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The Art of Storytelling | The significance of fairy tales and folklore

“Once upon a time…” These words have implored stories across time and remain significant as an opening which transcends genre.

However, they are most traceable in fairy tales and folklore and have been prevalent as a narrative opening since at least 1380. Storytelling can be traced back to ancient civilisations, where the roots of narration were set through oral recitals of myths. Over years, the narrative literature evolved into folk (oral) and fairy (written) tales. Originally, these tales began as oral narrations shared amongst communities, supposedly dating back to the Bronze Age. The genre, however, experienced a shift by writers of the Renaissance, such as Straparola and Basile, and later and most notably, the Brothers Grimm. Known for their whimsical and uncanny qualities, fables often adopt the typical characteristics of an engaging, witty, and imaginative story. Subsequently, they are frequently dismissed as mere children's stories. However, their significance is much greater than this. The age-old stories began as a way to minimise conflict and to model ideal morals and behaviours, espoused by the communities they resonate with. Motifs of love and the battle between moral and immoral continue to be depicted, influencing storytelling across genres. Not only do they inspire generational writers, but they bind the rapid movement of today’s society with its cultural roots. Fables weave cultural traditions, values, and heritage hidden behind the mask of myths and legends.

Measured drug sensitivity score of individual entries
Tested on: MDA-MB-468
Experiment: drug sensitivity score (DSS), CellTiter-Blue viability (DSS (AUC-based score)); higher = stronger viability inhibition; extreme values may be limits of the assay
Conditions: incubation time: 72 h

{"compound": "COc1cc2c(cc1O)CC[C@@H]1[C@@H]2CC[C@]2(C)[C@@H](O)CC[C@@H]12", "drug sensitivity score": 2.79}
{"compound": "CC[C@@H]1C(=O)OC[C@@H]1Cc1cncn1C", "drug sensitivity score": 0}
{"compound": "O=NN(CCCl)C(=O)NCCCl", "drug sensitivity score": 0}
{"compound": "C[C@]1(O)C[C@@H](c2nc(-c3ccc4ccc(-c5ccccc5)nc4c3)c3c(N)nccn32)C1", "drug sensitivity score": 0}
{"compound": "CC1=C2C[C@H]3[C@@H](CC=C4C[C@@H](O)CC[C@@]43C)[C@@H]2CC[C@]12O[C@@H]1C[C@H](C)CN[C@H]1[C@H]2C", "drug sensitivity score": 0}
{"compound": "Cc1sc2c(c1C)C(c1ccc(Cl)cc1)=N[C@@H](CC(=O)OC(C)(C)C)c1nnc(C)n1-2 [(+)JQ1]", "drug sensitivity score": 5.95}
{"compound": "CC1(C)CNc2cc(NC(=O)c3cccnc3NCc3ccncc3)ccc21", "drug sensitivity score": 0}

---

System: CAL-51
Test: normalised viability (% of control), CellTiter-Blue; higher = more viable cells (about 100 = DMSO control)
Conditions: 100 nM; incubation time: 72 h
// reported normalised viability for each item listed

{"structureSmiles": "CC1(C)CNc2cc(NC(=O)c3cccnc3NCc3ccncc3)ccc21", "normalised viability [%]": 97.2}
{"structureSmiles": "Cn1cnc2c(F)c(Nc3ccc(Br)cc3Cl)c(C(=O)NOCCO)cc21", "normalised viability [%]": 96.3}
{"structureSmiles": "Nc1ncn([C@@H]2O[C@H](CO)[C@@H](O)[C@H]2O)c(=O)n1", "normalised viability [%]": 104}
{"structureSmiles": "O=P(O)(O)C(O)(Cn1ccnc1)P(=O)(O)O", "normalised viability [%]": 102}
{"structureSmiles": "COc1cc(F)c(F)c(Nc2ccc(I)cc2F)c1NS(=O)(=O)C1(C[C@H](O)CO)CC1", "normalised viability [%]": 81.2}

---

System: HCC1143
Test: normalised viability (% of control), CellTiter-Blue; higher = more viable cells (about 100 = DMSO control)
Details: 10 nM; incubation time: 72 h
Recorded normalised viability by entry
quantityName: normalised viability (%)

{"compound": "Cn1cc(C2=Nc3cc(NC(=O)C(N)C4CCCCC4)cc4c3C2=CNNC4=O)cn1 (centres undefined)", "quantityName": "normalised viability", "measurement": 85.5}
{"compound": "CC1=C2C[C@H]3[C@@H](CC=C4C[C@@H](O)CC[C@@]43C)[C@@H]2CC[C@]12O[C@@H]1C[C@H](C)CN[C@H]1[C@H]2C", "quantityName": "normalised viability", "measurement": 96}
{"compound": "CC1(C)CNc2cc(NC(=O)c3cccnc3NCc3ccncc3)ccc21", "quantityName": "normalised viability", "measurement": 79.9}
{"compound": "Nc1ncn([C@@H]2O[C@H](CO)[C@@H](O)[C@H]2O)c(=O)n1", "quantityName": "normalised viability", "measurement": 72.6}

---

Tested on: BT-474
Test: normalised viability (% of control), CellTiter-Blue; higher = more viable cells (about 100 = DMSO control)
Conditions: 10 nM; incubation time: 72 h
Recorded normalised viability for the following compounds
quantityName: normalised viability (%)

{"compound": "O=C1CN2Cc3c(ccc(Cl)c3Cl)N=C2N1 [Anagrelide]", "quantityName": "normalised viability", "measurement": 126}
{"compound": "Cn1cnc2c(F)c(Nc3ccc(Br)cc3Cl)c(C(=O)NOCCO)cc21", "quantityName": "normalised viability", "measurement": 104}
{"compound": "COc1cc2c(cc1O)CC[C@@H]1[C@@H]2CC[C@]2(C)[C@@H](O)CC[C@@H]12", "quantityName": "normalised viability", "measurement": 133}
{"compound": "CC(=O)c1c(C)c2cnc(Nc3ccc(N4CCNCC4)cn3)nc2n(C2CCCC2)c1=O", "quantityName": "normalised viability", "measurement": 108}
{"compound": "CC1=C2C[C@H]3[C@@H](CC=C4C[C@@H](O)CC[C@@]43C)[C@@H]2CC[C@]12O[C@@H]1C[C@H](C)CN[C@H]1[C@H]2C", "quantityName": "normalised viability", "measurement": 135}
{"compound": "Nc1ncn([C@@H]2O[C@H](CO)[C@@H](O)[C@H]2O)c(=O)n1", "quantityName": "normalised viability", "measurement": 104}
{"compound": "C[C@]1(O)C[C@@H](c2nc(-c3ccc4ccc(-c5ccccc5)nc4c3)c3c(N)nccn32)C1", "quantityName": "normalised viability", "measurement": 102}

The formal qualities of fairy tales have shaped contemporary literature. These narratives capture the complexities of the human condition in ways that preserve their significance throughout time. Often fables convey didactic teachings simply and engagingly with the aim of guiding people toward moral conduct. Literature even now holds a similar significance, exploring moral dilemmas and the repercussions of choices and actions. The works of several writers aim to reinvent the ideologies behind fairy tales, using the form to convey their own heuristic morals whether through the feminist Gothicism of Angela Carter or the postmodern deconstructions of Salman Rushdie. Thus, folklore has survived the passage of generations, experiencing reworkings and adaptions to evolve with the changing social and artistic climate.

Literature has a transformative power that expands beyond escapism and when contemporary writers take the pen of those centuries before, the tales themselves are reinvented and reconstructed. Carter, a predominant writer of such practice of reinvention, emphasised that “fiction absolutely conscious of itself as a different form of human experience than reality… can help to transform reality itself.” Here, the capabilities of literature expand once more, transforming the socio-political values through their own didactic teachings. This is literature's power, where it not only grants vicarious experience but also catalyses shifts in perspective. As writers reconstruct past narratives, they challenge the boundaries of conventions. Therefore, literature has the potential to have an indelible impact by deconstructing prejudices and capturing the human condition.

In storytelling, fairy tales and folklore remain timeless and bind the past to the present. Beyond being fascinatingly obscure tales, they function as repositories of morals and identity throughout time. The art of storytelling is ever evolving and as contemporary writers draw inspiration from these age-old stories, they ensure that the words, "Once upon a time" endure.

By Carys, Year 13 
Image credit: Science


The views and opinions expressed in this publication are those of the authors and do not necessarily reflect the official policy or position of Tonbridge Grammar School.